if ([stringValue hasPrefix:@"/"] || [stringValue hasPrefix:@"~"]) {

I can see its checking for the / and ~ prefixes, so all I need is that this means its a file path.

But maybe that's just me.

Also, remove the NSLogs :-)

@pjrobertson
Member

Yeah I'd forgotten about the logs.

I've cut things back a little on the comments front. You're right with no
need to say 'if such and such', unless it's really complicated.

In my eyes, you should really consider the code cluttering up the comments.
If you want to read some code, you just read the comments like a book (I
guess that's what applescript is trying to be). If you actually want to
change stuff then you change the code :)

I know most of my comments are pretty basic. But it's going to help new
people who've never seen code before get started. I started coding with
Quicksilver and it was just so ridiculously hard!

I'll add another commit with an updated check for 'define:word' and
':something' (Apple still thinks that's a URL) e.g. :o would be a word.

Where would you suggest I stick the array? I had a think about it, but
couldn't think of anywhere good. As a class variable?

On 20 April 2011 23:18, HenningJ <
reply@reply.github.com>wrote:

Don't get me wrong, I do like comments. :-)
But I think they should be more about why something is done, not about how
something is done. Because I can read the how in the code myself. Unless (of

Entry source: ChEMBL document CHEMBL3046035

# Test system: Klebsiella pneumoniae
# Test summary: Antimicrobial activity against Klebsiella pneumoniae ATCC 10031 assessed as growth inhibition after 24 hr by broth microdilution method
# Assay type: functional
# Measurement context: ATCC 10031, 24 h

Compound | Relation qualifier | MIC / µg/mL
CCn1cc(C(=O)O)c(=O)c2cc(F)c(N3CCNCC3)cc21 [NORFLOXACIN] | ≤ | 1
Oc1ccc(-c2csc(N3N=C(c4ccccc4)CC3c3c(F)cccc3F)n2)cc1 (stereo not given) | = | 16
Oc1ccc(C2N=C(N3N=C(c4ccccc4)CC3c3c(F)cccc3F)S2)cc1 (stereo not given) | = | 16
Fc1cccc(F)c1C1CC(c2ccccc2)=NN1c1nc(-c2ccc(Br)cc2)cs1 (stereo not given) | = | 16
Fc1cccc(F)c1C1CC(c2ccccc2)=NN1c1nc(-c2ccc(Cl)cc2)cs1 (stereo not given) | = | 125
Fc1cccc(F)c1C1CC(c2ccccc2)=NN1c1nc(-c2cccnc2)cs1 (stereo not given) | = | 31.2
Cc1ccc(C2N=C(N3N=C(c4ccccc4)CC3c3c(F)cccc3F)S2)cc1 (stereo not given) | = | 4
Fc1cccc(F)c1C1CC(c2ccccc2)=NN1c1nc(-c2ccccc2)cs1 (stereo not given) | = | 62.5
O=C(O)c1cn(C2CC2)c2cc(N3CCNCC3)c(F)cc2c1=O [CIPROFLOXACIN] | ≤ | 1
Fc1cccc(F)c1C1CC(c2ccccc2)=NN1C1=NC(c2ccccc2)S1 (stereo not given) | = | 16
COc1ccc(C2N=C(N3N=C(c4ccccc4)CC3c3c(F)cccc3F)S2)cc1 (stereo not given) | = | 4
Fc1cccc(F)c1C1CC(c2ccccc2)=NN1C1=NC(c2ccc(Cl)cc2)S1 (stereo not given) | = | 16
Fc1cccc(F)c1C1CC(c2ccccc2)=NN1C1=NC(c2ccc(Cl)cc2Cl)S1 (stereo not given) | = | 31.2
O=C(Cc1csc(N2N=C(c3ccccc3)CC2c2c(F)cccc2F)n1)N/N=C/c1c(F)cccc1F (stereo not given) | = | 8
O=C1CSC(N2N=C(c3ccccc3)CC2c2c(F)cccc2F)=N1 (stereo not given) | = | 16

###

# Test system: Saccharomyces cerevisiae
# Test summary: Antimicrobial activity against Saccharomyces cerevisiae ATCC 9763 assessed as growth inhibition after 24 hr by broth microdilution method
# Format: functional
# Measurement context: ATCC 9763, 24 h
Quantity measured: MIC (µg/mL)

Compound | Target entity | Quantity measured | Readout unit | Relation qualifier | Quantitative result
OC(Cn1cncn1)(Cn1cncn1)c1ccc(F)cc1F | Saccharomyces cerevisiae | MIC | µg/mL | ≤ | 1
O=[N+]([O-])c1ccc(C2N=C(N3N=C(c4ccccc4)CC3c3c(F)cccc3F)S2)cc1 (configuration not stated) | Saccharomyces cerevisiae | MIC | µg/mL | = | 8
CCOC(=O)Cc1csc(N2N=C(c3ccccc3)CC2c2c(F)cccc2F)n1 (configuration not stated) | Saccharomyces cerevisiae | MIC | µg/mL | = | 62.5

course) it's a really complicated how.

So, a comment like

// If there's a .
if ([stringValue rangeOfString:@"."] .location != NSNotFound) {

imho only clutters the code with useless lines. Instead it should be
something like

// a mail address or url have to contain at least one ., so if it
exists, do some more checking on that

The same goes for

// If the string is prefixed with / or ~ it's a file path
if ([stringValue hasPrefix:@"/"] || [stringValue hasPrefix:@"~"]) {

I can see its checking for the / and ~ prefixes, so all I need is that this
means its a file path.

But maybe that's just me.

Also, remove the NSLogs :-)

Reply to this email directly or view it on GitHub:
#219 (comment)

@HenningJ
Member

In my eyes, you should really consider the code cluttering up the comments.
If you want to read some code, you just read the comments like a book (I
guess that's what applescript is trying to be). If you actually want to
change stuff then you change the code :)

Well, I mostly read the code like a book. ;-)
Also, when you have to many comments, the comments and the code tend